What are the enduring understandings? They are not PowerPoint or Word. So what are the essential questions for 21st century literacy?
Rubrics for evaluating these enduring understandings are included on the wiki.
Do teachers have the skillset to teach the enduring understandings?
Co-teaching helps embed the IT into the classroom.
IT needs to be infused into school and not just done once in grade 3 and checked off as complete.
The big challenge is to help teachers build rich units and lessons that embed technology naturally and relevantly.
Making it happen:
- development of framework and essential questions
- curriculum office involvement and refinement
- leadership team buy-in
- teacher buy-in and PD
- ISB has created a vision of what 21st century learner looks like.
- Enduring understandings
- Essential questions
Much of this has been the focus of library curriculum for the past decade. But why has it not made it into the classroom? Librarians have not had the mandate to collaborate and co-teach to the same degree as IT integration specialists.
if IT is truly embedded then good rubrics and content area assessments will take care of it.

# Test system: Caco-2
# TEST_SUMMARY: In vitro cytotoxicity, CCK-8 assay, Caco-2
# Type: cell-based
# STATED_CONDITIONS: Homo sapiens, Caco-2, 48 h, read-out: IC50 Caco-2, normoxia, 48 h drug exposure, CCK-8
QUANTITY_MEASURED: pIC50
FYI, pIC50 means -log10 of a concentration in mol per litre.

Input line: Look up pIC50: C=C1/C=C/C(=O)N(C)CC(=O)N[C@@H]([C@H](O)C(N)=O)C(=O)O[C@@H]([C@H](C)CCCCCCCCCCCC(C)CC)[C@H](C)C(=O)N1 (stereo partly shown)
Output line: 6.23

My thoughts: if IT is truly embedded in the curriculum, then students can not graduate without IT skills? Teachers can not teach, they can not successfully deliver their curriculum without the technology. IT must be built into the curriculum.
I tried using Twitter this morning to take notes in a conference session. Did not really like it as a note-taking tool. Now will try this.
Session 3: Kim Cofino: Developing the Global Student
- How are students today different?
- What are 21st century skills?
- Effective learners
- effective collaborators
- effective creators
- its just good teaching
- can good teaching be truly effective without technology tools?